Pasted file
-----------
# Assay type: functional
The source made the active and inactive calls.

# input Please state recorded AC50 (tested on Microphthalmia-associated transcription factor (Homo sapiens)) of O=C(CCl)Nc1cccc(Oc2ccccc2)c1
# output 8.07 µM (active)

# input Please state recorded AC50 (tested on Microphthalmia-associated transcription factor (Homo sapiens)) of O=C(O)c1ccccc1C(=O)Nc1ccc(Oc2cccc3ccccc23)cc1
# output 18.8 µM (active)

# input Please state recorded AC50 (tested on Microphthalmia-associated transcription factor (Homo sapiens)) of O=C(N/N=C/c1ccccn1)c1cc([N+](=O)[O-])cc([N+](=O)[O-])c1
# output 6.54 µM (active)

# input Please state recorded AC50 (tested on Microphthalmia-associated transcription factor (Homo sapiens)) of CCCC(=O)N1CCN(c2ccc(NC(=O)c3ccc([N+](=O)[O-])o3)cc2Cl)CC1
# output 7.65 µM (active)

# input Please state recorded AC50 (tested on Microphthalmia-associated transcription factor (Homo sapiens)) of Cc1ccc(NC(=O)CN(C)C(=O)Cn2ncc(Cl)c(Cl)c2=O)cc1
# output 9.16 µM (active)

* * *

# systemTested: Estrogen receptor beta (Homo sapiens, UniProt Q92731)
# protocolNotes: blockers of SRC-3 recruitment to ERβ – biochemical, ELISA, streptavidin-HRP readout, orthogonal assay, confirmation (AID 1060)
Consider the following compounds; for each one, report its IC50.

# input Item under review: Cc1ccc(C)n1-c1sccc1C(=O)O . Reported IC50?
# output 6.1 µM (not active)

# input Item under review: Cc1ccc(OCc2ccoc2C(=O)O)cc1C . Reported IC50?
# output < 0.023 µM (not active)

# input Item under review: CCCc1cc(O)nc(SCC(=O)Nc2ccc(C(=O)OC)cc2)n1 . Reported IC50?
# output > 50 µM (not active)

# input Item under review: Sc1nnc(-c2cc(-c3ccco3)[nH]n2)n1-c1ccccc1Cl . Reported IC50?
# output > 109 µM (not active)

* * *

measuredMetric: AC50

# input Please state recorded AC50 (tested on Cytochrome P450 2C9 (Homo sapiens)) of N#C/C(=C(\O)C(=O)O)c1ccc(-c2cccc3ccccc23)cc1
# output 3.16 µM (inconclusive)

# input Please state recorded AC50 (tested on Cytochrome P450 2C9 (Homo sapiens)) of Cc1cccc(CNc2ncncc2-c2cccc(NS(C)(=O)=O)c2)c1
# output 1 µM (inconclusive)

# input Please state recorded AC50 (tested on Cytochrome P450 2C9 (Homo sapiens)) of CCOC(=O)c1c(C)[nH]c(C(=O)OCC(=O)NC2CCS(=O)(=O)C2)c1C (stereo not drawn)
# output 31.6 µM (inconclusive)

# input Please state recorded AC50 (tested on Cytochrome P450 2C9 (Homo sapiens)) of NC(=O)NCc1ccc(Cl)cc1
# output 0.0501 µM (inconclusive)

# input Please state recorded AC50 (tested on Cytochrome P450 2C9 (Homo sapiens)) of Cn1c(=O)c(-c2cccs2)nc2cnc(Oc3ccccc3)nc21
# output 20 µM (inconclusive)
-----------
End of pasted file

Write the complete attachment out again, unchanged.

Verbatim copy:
# Assay type: functional
The source made the active and inactive calls.

# input Please state recorded AC50 (tested on Microphthalmia-associated transcription factor (Homo sapiens)) of O=C(CCl)Nc1cccc(Oc2ccccc2)c1
# output 8.07 µM (active)

# input Please state recorded AC50 (tested on Microphthalmia-associated transcription factor (Homo sapiens)) of O=C(O)c1ccccc1C(=O)Nc1ccc(Oc2cccc3ccccc23)cc1
# output 18.8 µM (active)

# input Please state recorded AC50 (tested on Microphthalmia-associated transcription factor (Homo sapiens)) of O=C(N/N=C/c1ccccn1)c1cc([N+](=O)[O-])cc([N+](=O)[O-])c1
# output 6.54 µM (active)

# input Please state recorded AC50 (tested on Microphthalmia-associated transcription factor (Homo sapiens)) of CCCC(=O)N1CCN(c2ccc(NC(=O)c3ccc([N+](=O)[O-])o3)cc2Cl)CC1
# output 7.65 µM (active)

# input Please state recorded AC50 (tested on Microphthalmia-associated transcription factor (Homo sapiens)) of Cc1ccc(NC(=O)CN(C)C(=O)Cn2ncc(Cl)c(Cl)c2=O)cc1
# output 9.16 µM (active)

* * *

# systemTested: Estrogen receptor beta (Homo sapiens, UniProt Q92731)
# protocolNotes: blockers of SRC-3 recruitment to ERβ – biochemical, ELISA, streptavidin-HRP readout, orthogonal assay, confirmation (AID 1060)
Consider the following compounds; for each one, report its IC50.

# input Item under review: Cc1ccc(C)n1-c1sccc1C(=O)O . Reported IC50?
# output 6.1 µM (not active)

# input Item under review: Cc1ccc(OCc2ccoc2C(=O)O)cc1C . Reported IC50?
# output < 0.023 µM (not active)

# input Item under review: CCCc1cc(O)nc(SCC(=O)Nc2ccc(C(=O)OC)cc2)n1 . Reported IC50?
# output > 50 µM (not active)

# input Item under review: Sc1nnc(-c2cc(-c3ccco3)[nH]n2)n1-c1ccccc1Cl . Reported IC50?
# output > 109 µM (not active)

* * *

measuredMetric: AC50

# input Please state recorded AC50 (tested on Cytochrome P450 2C9 (Homo sapiens)) of N#C/C(=C(\O)C(=O)O)c1ccc(-c2cccc3ccccc23)cc1
# output 3.16 µM (inconclusive)

# input Please state recorded AC50 (tested on Cytochrome P450 2C9 (Homo sapiens)) of Cc1cccc(CNc2ncncc2-c2cccc(NS(C)(=O)=O)c2)c1
# output 1 µM (inconclusive)

# input Please state recorded AC50 (tested on Cytochrome P450 2C9 (Homo sapiens)) of CCOC(=O)c1c(C)[nH]c(C(=O)OCC(=O)NC2CCS(=O)(=O)C2)c1C (stereo not drawn)
# output 31.6 µM (inconclusive)

# input Please state recorded AC50 (tested on Cytochrome P450 2C9 (Homo sapiens)) of NC(=O)NCc1ccc(Cl)cc1
# output 0.0501 µM (inconclusive)

# input Please state recorded AC50 (tested on Cytochrome P450 2C9 (Homo sapiens)) of Cn1c(=O)c(-c2cccs2)nc2cnc(Oc3ccccc3)nc21
# output 20 µM (inconclusive)